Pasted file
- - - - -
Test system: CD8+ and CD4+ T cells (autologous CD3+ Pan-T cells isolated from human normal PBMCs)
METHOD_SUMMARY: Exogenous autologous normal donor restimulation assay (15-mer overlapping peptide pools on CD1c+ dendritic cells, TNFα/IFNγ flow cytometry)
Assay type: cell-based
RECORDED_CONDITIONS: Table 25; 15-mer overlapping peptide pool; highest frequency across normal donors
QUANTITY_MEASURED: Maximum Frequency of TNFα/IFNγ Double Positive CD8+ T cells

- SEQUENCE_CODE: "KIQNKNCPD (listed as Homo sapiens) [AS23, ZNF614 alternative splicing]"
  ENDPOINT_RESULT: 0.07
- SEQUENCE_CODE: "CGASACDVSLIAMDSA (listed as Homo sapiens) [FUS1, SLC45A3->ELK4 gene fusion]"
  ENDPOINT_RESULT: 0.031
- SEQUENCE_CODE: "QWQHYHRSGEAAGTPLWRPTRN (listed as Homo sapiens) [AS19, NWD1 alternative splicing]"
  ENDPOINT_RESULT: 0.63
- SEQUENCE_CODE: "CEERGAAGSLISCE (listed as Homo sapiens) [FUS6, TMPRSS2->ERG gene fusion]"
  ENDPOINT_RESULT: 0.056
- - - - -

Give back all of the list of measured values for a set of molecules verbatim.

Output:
Test system: CD8+ and CD4+ T cells (autologous CD3+ Pan-T cells isolated from human normal PBMCs)
METHOD_SUMMARY: Exogenous autologous normal donor restimulation assay (15-mer overlapping peptide pools on CD1c+ dendritic cells, TNFα/IFNγ flow cytometry)
Assay type: cell-based
RECORDED_CONDITIONS: Table 25; 15-mer overlapping peptide pool; highest frequency across normal donors
QUANTITY_MEASURED: Maximum Frequency of TNFα/IFNγ Double Positive CD8+ T cells

- SEQUENCE_CODE: "KIQNKNCPD (listed as Homo sapiens) [AS23, ZNF614 alternative splicing]"
  ENDPOINT_RESULT: 0.07
- SEQUENCE_CODE: "CGASACDVSLIAMDSA (listed as Homo sapiens) [FUS1, SLC45A3->ELK4 gene fusion]"
  ENDPOINT_RESULT: 0.031
- SEQUENCE_CODE: "QWQHYHRSGEAAGTPLWRPTRN (listed as Homo sapiens) [AS19, NWD1 alternative splicing]"
  ENDPOINT_RESULT: 0.63
- SEQUENCE_CODE: "CEERGAAGSLISCE (listed as Homo sapiens) [FUS6, TMPRSS2->ERG gene fusion]"
  ENDPOINT_RESULT: 0.056